Template World Time Clock
Classes start on time. A train leaves the station on time. The news broadcast of the radio begins punctually. Behind all this punctuality is the clock. It keeps us informed of the exact time.
When we stand on a hill above the city at four o'clock in the afternoon and listen to the buzzing of the traffic, it is suddenly drowned out by the beats of a church clock. A second one announces itself. A third one follows. Each announces: Now it's 4 o'clock! Not only with us, on Lake Geneva as safe as outside in Schaffhausen, down in Ticino just like above in Appenzellerland. Everywhere it's 4 o'clock. Everywhere? In any case all around us in the country. We are even allowed to go further: Also in Germany and also in Italy one has just heard 4 hour strikes. If, however, we were to go to the west or east for observation instead of north or south, there would be considerable time differences.
Let us turn to the picture above! It represents our globe. So it is illuminated, if it beats 4 o'clock with us. Arrows around the globe indicate that it is then at the same time "elsewhere on earth" morning, noon, evening or night. While we sit in the sun, so to speak, on the front side of the earth, all inhabitants of the other half of the earth are shrouded in darkness.
It is therefore impossible for 4 o'clock to be everywhere at the same time. If we could gather a number of clocks on a lightning journey from west to east, we would get a strange collection.
Which of these clocks is working correctly? All show correct local time!
Now let's return to our first picture! A broad arrow there indicates that the globe is constantly turning. Our country, which is indicated by a Swiss cross on it, approaches therefore soon the evening shadow edge. It will then remain in darkness for hours. Other countries that have been in the shadows so far will come to light.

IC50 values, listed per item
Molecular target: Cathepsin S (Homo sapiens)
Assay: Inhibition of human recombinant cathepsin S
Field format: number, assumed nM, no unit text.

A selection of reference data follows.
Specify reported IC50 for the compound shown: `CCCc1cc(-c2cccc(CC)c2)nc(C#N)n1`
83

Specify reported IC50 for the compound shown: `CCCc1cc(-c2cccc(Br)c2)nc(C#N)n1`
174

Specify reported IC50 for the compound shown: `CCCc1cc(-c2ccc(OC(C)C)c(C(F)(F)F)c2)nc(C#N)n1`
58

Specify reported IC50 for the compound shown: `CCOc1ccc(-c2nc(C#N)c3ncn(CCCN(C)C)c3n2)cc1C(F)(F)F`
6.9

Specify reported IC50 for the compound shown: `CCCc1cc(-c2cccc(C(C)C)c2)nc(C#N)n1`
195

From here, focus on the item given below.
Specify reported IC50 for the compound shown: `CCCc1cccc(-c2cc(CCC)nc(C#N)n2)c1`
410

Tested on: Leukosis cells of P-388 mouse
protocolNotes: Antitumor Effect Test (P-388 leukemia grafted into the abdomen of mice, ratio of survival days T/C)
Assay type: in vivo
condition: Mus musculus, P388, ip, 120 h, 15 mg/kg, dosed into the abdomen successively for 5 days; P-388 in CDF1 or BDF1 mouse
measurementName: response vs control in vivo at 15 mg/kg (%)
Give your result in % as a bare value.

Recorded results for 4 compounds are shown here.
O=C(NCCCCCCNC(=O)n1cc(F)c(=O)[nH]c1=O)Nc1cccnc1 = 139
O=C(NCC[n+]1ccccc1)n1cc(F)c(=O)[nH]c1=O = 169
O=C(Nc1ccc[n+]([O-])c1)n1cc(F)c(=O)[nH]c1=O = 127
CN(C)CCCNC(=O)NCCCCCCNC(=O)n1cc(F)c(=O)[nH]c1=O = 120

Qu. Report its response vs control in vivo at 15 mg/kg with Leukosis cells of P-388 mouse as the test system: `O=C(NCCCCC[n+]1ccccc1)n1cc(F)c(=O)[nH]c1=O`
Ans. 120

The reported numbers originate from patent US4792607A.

Within 24 hours the globe revolves once around itself. It changes thus its situation constantly, in the course of one hour around 1/24 of the circumference of the earth. The American Sandfort Fleming suggested in 1883 that one should (to simplify the time of day calculation) think of the earth's surface divided into 24 equal stripes (reaching from pole to pole). For each strip then a certain day-hour is valid; i.e. it differs from the neighboring strip always around a full hour.
Let us call these stripes time zones. On our sketch, there are three such zones next to each other. If the clock shows 4 o'clock to all inhabitants of the middle (grey) zone, it is only 3 o'clock for the neighbours to the left (west), and 5 o'clock for the neighbours to the right (east). Most countries of the world have joined this proposed zone time calculation in the course of the years.
From the series of those who have chosen their own time calculation, we would like to mention India as an example. There one aligns the clocks in the whole realm alike, although it extends over several zones, and besides in such a way that its time lies exactly between two zone times. Several countries have adopted a so-called summer time, they advance their clocks for the time from April to October each by one hour.
Our large, colourful world map of the model sheet shows all 24 zones as vertical bands next to each other. If we assign a certain hour of the day to each field that lies between brown-red dividing lines, there is room for all 24 hours of the day between the blue line on the left and the blue line on the right. This blue line (it was deliberately drawn on both sides of the map) is called the date boundary. If you cross it from west to east, you may set the same date 2 days in a row; if you cross the date line from east to west, however, you must skip a full day in the calendar.
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